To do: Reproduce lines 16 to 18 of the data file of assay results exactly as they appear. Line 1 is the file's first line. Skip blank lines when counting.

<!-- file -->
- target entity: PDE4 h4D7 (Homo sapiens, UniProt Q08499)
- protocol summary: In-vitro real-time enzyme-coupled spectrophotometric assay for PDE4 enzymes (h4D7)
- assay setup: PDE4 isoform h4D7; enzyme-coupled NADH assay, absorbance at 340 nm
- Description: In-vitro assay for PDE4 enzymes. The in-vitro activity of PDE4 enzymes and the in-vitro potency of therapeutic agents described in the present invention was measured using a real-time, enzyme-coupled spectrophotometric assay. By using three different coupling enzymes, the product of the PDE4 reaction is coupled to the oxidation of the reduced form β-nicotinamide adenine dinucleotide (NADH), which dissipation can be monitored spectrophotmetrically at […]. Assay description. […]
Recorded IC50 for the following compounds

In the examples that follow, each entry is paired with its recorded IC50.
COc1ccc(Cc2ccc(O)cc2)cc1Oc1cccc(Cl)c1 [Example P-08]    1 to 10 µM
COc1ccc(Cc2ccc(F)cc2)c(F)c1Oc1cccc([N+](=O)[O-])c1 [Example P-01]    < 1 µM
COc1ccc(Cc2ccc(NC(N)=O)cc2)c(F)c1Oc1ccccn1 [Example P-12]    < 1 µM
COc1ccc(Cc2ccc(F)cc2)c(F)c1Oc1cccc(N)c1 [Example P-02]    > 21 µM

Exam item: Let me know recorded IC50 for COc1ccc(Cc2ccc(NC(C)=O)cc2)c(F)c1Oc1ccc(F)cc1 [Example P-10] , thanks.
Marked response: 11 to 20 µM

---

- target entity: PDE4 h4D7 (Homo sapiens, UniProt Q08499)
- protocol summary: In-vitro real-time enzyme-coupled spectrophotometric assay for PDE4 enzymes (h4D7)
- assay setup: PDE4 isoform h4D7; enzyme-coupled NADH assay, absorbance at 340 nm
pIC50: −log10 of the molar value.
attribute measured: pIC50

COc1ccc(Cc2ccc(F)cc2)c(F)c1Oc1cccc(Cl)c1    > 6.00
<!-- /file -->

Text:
- assay setup: PDE4 isoform h4D7; enzyme-coupled NADH assay, absorbance at 340 nm
pIC50: −log10 of the molar value.
attribute measured: pIC50